GREEN BAY - High employee turnover at the Brown County Public Safety Communications Center is prompting changes to improve staffing and morale.
Among the changes, a new training program is in the works for future employees aimed at improving work conditions.
Problems at the center started more than two years ago, as dispatchers began quitting in higher than normal numbers upset with long hours, high stress and later changes in employee benefits.
But now after two years of struggling to replace departing 911 dispatchers, a full staff could finally be close at hand.
"And I do truly believe we're making progress," said interim director Cullen Peltier.
Peltier was hired five months ago fix the personnel problem. He says he's finalizing a third class of new recruits to start training soon, and that will bring the department up to a full staff of 63.
"Yes we have new vacancies and are currently interviewing to fill those vacancies and we'll still continue to look at establishing an eligibility list," said Peltier.
Peltier says the job of a dispatcher isn't right for everyone and it takes time to find those who can handle the stress of emergency calls.
"As far as citizens and firefighters are concerned they should know that we won't put anybody out on that floor that's not trained on any call they receive," said Peltier.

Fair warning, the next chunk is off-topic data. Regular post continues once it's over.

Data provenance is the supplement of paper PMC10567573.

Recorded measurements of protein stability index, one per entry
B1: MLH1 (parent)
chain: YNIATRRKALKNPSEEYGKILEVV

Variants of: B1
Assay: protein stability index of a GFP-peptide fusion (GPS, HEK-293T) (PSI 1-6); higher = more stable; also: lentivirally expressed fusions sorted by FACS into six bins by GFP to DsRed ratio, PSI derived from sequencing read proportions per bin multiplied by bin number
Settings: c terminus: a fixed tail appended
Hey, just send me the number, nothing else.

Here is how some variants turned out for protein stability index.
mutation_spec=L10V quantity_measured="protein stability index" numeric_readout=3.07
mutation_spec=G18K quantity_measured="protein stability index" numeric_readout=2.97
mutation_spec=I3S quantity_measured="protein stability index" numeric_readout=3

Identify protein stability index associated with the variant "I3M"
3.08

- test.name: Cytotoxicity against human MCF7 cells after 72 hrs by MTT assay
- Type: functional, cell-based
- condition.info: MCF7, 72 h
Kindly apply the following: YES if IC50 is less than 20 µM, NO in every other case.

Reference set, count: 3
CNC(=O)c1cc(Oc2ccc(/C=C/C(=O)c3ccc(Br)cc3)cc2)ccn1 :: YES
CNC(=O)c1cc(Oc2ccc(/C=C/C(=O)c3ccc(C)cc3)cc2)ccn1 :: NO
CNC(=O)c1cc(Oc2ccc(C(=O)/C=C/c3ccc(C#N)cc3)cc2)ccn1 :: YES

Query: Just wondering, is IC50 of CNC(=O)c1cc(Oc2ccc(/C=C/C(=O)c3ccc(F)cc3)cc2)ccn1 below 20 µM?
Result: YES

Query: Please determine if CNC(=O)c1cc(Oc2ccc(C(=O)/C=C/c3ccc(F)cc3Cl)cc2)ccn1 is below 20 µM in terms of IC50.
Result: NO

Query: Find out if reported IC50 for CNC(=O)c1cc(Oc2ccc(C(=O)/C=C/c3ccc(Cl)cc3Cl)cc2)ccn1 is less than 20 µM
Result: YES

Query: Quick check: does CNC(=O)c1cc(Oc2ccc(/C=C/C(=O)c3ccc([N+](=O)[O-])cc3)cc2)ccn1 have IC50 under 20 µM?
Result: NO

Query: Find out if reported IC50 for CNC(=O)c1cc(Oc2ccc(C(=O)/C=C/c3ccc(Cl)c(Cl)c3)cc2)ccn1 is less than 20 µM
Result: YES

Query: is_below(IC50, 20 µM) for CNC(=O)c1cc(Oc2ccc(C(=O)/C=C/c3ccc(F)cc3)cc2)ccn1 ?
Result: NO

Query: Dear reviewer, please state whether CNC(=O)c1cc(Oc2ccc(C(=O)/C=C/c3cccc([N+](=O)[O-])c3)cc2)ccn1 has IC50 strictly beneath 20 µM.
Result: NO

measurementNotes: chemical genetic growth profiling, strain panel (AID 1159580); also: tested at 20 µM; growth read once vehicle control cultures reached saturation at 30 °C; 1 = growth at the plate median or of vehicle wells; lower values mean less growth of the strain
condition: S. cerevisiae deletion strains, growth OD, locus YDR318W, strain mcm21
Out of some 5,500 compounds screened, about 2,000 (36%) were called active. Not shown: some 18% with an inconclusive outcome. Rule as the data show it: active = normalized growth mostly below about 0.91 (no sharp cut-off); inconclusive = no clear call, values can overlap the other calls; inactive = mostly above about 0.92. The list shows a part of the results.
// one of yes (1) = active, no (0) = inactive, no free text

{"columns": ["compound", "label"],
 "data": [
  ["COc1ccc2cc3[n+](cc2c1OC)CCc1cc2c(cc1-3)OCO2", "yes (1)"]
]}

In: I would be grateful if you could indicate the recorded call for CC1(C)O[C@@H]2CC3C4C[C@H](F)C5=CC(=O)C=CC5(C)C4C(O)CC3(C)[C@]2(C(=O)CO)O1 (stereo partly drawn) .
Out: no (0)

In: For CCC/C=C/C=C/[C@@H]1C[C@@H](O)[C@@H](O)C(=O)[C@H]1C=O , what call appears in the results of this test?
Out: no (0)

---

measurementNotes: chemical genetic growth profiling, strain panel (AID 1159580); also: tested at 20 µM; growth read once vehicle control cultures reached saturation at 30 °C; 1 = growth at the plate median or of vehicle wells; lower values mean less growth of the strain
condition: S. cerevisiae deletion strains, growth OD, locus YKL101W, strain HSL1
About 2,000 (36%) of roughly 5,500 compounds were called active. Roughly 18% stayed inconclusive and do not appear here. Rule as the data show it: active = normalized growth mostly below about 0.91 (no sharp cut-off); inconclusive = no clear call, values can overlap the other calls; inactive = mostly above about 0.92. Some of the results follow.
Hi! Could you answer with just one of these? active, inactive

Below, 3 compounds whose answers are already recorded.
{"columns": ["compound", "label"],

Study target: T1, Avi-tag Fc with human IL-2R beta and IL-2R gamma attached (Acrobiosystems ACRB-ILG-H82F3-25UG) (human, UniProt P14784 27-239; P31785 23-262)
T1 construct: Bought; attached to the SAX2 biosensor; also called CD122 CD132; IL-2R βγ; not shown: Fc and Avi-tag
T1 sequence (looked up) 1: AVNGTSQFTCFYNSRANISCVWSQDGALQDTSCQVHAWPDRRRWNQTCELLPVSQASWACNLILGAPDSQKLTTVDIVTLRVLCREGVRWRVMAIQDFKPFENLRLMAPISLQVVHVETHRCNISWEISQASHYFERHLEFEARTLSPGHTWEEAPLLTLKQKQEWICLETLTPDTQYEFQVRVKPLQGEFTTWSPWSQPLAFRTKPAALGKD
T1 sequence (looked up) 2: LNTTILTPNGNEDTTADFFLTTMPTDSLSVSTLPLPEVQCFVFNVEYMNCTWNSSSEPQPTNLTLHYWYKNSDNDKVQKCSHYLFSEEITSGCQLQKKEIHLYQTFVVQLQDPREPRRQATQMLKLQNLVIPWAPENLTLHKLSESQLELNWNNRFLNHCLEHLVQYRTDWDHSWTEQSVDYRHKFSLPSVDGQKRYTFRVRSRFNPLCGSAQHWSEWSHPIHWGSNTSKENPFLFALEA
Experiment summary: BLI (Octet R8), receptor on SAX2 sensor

Peltier understands some employee turnover is inevitable. The national turnover rate for public safety communications is high at around 18 percent. But last year Brown County outpaced the average at 24 percent.
"My goal is to reduce it to 10 to 12 percent," said Peltier.
Peltier says recruitment will be ongoing. And FOX 11 has learned the county is in talks with Northeast Wisconsin Technical College to set up a dispatcher certificate program--so potential new hires could come onboard with initial training complete.
Current call takers and dispatchers in the communication center we approached declined to comment on camera, but several indicated they felt recent changes were showing signs of improvement. But judging from disparaging comments we found on social media, it is clear a certain level of frustration remains.
"But what we're ultimately trying to do is make this a better working environment because we don't want those things posted on social media--not that we don't want people posting that they're disgruntled, we don't mind that--but we want them to be happy employees," explained Peltier.
And while a survey of communications center employees last fall showed 85 percent saying morale in the department was not good or poor, Peltier hopes a full staff and recently implemented employee recognition programs will change that for the better.
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